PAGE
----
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Egypt's parliamentary elections postponed

New date for scheduled parliamentary ballot, final step in democratic transition after ouster of elected president in 2013, not yet known
An Egyptian woman casts her ballot during the 2014 presidential elections (AFP)

Egypt's administrative court formally delayed parliamentary elections due to be held this month on Tuesday, after the electoral commission announced it could not be held on time due to legal obstacles.

The constitutional court ruled Sunday that part of the electoral law was unconstitutional, prompting the electoral commission to begin preparing a new timetable for the vote, which had been due to start on March 21.

The administrative court ruled to "cancel the call for elections in March," Egypt’s official MENA news agency reported.

The vote will now be postponed while the unconstitutional electoral law is redrafted and finally approved by the President, Abdel Fattah al-Sisi.

Officials who spoke to Egypt’s state-owned al-Ahram newspaper said the new law would likely increase the number of seats in parliament.

Lawyers who appealed against the previous draft said it failed to divide districts in a way that would adequately represent voters.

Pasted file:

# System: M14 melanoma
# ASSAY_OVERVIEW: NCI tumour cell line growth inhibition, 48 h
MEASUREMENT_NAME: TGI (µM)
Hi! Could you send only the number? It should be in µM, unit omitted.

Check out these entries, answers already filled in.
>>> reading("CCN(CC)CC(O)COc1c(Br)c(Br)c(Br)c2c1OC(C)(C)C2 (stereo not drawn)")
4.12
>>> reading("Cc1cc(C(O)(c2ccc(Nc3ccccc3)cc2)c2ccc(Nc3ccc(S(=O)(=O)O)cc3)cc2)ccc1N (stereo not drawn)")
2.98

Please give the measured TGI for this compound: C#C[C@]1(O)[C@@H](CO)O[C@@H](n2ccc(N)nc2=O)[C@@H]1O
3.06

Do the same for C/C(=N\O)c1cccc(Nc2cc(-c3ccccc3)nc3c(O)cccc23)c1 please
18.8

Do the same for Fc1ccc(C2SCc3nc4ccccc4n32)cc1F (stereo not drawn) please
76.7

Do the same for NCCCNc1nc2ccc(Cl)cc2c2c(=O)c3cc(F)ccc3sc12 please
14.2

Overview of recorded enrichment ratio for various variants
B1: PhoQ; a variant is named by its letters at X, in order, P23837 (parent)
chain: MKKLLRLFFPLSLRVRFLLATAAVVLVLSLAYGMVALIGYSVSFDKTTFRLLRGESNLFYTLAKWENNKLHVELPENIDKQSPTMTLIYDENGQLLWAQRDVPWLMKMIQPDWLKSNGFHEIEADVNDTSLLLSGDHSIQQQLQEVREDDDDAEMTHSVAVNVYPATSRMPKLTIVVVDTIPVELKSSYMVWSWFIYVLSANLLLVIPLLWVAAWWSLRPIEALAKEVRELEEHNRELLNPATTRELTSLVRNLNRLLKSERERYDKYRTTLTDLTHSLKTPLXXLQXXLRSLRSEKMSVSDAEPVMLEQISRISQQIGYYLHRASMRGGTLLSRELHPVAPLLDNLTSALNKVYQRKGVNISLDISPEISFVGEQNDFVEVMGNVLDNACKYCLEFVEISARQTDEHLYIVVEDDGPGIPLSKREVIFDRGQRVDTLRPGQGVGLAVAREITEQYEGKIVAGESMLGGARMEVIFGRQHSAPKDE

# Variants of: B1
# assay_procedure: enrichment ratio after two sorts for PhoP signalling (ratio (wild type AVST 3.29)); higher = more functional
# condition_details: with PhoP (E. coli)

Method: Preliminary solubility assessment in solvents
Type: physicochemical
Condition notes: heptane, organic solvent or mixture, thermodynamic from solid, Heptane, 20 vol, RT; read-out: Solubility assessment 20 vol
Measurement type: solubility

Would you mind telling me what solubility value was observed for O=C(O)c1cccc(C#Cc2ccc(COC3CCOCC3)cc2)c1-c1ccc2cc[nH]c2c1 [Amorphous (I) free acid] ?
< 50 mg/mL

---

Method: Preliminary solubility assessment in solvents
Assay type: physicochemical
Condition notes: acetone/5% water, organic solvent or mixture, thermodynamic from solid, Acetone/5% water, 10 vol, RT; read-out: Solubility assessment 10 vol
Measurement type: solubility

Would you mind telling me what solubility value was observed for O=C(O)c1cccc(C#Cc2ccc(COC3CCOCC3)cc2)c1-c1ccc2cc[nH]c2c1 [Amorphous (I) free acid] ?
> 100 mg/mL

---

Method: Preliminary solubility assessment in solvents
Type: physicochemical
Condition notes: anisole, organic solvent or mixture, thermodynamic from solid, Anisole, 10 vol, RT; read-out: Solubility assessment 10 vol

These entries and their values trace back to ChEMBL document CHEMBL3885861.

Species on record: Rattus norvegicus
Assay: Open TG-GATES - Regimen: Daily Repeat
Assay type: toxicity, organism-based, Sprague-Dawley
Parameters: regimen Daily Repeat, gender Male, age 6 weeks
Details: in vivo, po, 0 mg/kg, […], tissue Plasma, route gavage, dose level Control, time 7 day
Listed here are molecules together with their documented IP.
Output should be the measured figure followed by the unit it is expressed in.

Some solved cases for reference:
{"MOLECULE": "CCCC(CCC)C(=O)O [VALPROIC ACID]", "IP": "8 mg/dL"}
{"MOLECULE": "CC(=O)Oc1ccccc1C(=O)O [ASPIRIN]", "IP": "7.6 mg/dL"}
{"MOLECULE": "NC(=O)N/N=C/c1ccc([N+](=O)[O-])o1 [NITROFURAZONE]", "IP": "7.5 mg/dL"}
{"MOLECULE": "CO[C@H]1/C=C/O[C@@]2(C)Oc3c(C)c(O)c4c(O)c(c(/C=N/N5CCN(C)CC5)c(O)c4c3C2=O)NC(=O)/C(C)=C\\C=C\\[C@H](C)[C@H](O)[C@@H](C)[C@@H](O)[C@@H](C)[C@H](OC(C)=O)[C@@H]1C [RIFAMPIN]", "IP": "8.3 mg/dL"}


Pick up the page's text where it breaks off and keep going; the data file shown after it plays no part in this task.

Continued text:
Commenting on the implications of the delay, prominent Egyptian thinker Fahmy Huweidi, currently deputy editor of al-Ahram, said that Egypt’s current rulers stood to gain because they would be free to use legislative powers “without accountability or supervision” during the interim period.

Meanwhile Amrou Hashem Rabia, a parliamentary analyst with Cairo's Centre for Strategic Studies, warned that the postponement of elections could have a negative impact on the country's struggling economy.

"It will affect the amount of foreign investments, and especially the influx of investment in projects due to be outlined at the investment conference in Sharm el-Sheikh".

Egypt's leaders are pinning high hopes on the international conference due to begin on 11 March in the beach resort of Sharm el-Sheikh - the investment minister said on Tuesday that the summit would form the "backbone" of future economic growth.

The election, whose scheduled date is now unclear, will be the first parliamentary ballot since 2013, when then army chief Sisi overthrew Muslim Brotherhood president Mohamed Morsi.

After Morsi's ouster, Sisi announced plans for a new constitution, to be followed by presidential and parliamentary elections.

The new constitution was adopted in January 2014, and Sisi was elected President with over 96 percent of the vote after a ballot in May marred by low voter turnout.

The upcoming parliamentary elections will be a key moment for Sisi, as he seeks to shore up his standing in the eyes of Western governments that condemned his overthrow of Morsi, the country's first freely elected leader.

The poll is to be held under a complex system that aims at producing a representative parliament.

Twenty-seven of the assembly's 567 seats are to be filled directly by the President, with the rest contested through party lists or on an individual basis.

Critics say that with Morsi's Muslim Brotherhood having been banned, the elections are likely to be dominated by Sisi loyalists.

A government crackdown overseen by Sisi targeting the Brotherhood has left hundreds dead and thousands jailed.

Even secular and liberal activists, including several who played a prominent role in the 2011 revolt against Mubarak, have been jailed for attending unauthorised protests.